AdvisorWyant, James C.
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PublisherThe University of Arizona.
RightsCopyright © is held by the author. Digital access to this material is made possible by the University Libraries, University of Arizona. Further transmission, reproduction or presentation (such as public display or performance) of protected items is prohibited except with permission of the author.
AbstractA new phase-shifting scatterplate interferometer is realized by exploiting the polarization characteristics of a birefringent scatterplate. Controlling the component of polarization that is scattered allows the birefringent scatterplate to separate the test and reference beams. The advantages of this design are that it does not require auxiliary optics to be placed near the surface under test and the "hot spot" and background irradiance, which are inherent to scatterplate interferometers, can be eliminated. This study provides a description of the phase-shifting birefringent scatterplate interferometer, expands the theoretical model of the scatterplate interferometer to include polarization and phase shifting, analyzes the performance of the new interferometer and discusses possible sources of error induced by the design. In addition, a few component specific topics are addressed. Two methods for generating the birefringent scatterplate are presented and the role the scatterplate plays in removing the "hot spot" is explored. Furthermore, the practicality of using a liquid crystal retarder for phase shifting is analyzed in the process of determining the performance of the interferometer.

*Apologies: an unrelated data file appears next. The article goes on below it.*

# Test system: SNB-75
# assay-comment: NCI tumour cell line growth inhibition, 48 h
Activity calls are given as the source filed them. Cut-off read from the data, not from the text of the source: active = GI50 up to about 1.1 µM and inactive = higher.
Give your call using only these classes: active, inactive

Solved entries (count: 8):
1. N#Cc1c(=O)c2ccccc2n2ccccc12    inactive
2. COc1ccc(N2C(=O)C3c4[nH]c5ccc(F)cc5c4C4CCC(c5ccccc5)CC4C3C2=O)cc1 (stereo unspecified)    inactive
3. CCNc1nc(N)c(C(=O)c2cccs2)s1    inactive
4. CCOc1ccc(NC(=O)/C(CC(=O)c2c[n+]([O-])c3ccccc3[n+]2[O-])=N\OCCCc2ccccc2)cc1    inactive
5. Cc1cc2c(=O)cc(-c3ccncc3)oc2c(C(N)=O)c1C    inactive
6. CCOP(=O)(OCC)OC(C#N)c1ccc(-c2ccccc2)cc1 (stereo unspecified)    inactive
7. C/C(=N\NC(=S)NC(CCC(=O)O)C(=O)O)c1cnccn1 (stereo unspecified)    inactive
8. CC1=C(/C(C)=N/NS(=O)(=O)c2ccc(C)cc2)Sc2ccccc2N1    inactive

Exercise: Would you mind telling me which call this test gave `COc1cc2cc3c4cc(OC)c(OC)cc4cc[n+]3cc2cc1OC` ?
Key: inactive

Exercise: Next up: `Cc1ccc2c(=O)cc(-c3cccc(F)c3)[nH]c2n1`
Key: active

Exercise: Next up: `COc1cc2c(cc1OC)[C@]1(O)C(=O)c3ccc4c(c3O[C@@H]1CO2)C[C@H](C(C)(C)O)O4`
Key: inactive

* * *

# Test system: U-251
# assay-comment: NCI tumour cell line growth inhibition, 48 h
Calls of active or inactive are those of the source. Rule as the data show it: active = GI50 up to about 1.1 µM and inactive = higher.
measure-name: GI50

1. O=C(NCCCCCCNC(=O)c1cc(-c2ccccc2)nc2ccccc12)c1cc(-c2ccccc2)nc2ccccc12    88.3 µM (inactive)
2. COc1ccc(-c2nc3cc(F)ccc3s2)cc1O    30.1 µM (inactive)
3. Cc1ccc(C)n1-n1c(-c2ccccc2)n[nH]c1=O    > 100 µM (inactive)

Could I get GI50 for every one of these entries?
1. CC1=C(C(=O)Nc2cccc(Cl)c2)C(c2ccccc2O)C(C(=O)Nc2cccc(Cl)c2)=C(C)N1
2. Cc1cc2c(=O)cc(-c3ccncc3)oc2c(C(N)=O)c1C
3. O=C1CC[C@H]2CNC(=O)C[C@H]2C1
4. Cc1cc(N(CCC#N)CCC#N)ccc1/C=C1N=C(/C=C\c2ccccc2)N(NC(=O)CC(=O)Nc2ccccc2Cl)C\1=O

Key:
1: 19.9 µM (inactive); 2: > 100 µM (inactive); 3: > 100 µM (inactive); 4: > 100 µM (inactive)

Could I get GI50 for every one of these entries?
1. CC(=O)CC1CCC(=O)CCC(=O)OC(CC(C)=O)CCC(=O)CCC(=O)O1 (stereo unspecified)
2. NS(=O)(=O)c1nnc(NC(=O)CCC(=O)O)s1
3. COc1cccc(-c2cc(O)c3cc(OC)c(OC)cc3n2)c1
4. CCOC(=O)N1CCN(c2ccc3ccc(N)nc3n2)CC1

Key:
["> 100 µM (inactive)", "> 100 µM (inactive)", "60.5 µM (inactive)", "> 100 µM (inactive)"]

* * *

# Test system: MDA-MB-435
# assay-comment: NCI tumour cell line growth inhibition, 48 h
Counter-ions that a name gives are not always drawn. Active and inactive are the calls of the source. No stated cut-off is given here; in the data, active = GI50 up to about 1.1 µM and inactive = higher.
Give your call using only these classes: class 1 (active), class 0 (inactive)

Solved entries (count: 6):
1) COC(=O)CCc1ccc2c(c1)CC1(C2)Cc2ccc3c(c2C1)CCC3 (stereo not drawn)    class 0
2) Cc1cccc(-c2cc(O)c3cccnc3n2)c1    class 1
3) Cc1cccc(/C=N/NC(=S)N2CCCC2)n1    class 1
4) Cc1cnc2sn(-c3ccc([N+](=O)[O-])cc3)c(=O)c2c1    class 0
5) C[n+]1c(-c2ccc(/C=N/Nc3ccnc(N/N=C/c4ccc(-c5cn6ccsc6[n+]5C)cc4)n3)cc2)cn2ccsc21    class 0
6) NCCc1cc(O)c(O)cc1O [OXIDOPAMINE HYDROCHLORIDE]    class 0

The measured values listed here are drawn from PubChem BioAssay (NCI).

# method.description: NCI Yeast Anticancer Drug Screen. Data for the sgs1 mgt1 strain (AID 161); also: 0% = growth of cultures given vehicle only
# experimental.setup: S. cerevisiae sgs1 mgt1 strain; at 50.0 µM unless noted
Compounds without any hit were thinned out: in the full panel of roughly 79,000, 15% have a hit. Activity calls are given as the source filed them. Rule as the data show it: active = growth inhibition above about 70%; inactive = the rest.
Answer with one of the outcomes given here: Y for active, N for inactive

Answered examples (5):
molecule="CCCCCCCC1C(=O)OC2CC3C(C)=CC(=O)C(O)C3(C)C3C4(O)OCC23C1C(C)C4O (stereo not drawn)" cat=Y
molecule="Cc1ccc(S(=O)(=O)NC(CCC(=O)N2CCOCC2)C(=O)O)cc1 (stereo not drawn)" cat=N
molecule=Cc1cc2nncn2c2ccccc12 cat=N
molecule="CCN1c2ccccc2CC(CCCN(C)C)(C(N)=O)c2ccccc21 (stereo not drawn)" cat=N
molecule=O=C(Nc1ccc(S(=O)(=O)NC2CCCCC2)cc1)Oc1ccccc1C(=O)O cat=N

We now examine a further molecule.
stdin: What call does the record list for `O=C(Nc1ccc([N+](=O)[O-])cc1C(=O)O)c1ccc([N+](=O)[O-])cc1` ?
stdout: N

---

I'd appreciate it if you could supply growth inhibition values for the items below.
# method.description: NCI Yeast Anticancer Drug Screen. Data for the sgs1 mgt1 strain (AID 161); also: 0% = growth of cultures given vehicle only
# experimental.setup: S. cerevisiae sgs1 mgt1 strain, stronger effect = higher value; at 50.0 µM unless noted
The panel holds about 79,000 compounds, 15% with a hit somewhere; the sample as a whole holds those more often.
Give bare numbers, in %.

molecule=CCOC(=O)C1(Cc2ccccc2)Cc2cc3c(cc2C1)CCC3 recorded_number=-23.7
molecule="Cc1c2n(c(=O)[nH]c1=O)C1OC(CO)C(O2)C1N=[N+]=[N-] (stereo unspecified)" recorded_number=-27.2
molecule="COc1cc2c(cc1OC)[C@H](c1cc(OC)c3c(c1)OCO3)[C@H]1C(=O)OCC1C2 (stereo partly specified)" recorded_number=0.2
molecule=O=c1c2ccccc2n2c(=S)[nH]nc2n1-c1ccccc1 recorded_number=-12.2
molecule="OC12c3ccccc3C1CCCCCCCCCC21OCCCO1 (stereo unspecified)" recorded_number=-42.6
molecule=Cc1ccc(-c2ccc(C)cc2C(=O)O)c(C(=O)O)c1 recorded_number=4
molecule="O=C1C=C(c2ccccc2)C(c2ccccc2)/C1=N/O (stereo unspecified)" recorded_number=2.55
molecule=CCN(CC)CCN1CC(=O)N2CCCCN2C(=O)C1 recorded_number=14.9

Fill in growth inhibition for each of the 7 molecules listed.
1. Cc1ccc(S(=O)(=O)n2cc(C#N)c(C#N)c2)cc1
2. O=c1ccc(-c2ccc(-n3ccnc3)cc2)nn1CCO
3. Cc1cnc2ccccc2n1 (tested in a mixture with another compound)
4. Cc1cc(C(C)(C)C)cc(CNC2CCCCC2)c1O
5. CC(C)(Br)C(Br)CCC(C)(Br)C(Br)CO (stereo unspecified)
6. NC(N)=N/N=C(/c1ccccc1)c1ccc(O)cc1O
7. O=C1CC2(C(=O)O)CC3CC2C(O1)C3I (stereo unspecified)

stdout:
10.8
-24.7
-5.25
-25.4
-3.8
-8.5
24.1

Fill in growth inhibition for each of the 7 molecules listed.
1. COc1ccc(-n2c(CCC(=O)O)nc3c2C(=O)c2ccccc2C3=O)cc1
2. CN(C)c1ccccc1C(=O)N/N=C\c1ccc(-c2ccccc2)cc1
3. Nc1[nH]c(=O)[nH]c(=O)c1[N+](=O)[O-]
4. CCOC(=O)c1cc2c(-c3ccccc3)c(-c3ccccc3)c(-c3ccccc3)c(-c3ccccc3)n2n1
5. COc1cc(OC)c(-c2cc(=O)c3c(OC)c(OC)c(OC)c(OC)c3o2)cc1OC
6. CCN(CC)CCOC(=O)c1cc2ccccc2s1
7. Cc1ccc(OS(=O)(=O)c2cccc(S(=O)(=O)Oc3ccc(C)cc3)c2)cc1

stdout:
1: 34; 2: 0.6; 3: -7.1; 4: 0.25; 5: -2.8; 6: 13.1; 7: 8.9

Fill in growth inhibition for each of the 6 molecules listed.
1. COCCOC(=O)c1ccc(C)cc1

Degree ProgramGraduate College